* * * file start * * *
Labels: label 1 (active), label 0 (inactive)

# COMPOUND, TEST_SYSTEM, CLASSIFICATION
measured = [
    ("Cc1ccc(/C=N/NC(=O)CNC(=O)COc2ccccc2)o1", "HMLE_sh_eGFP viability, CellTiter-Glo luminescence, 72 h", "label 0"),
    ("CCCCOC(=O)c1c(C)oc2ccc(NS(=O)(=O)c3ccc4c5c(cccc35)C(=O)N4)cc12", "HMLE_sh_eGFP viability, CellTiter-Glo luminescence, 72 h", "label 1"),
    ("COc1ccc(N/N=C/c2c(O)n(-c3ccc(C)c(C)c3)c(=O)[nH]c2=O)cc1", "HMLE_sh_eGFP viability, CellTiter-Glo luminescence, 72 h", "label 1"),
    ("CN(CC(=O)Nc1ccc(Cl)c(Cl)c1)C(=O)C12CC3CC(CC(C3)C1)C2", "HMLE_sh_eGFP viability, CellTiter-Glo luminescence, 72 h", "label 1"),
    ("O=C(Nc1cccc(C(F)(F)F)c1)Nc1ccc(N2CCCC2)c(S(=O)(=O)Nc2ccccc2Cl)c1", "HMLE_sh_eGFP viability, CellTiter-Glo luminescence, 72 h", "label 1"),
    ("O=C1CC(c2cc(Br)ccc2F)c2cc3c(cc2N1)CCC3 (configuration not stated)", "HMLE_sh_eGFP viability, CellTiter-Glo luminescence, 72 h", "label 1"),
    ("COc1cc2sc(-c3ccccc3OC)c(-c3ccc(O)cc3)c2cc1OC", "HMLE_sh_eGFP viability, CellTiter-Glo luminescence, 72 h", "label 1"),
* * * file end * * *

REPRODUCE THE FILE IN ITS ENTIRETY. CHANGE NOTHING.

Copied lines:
Labels: label 1 (active), label 0 (inactive)

# COMPOUND, TEST_SYSTEM, CLASSIFICATION
measured = [
    ("Cc1ccc(/C=N/NC(=O)CNC(=O)COc2ccccc2)o1", "HMLE_sh_eGFP viability, CellTiter-Glo luminescence, 72 h", "label 0"),
    ("CCCCOC(=O)c1c(C)oc2ccc(NS(=O)(=O)c3ccc4c5c(cccc35)C(=O)N4)cc12", "HMLE_sh_eGFP viability, CellTiter-Glo luminescence, 72 h", "label 1"),
    ("COc1ccc(N/N=C/c2c(O)n(-c3ccc(C)c(C)c3)c(=O)[nH]c2=O)cc1", "HMLE_sh_eGFP viability, CellTiter-Glo luminescence, 72 h", "label 1"),
    ("CN(CC(=O)Nc1ccc(Cl)c(Cl)c1)C(=O)C12CC3CC(CC(C3)C1)C2", "HMLE_sh_eGFP viability, CellTiter-Glo luminescence, 72 h", "label 1"),
    ("O=C(Nc1cccc(C(F)(F)F)c1)Nc1ccc(N2CCCC2)c(S(=O)(=O)Nc2ccccc2Cl)c1", "HMLE_sh_eGFP viability, CellTiter-Glo luminescence, 72 h", "label 1"),
    ("O=C1CC(c2cc(Br)ccc2F)c2cc3c(cc2N1)CCC3 (configuration not stated)", "HMLE_sh_eGFP viability, CellTiter-Glo luminescence, 72 h", "label 1"),
    ("COc1cc2sc(-c3ccccc3OC)c(-c3ccc(O)cc3)c2cc1OC", "HMLE_sh_eGFP viability, CellTiter-Glo luminescence, 72 h", "label 1"),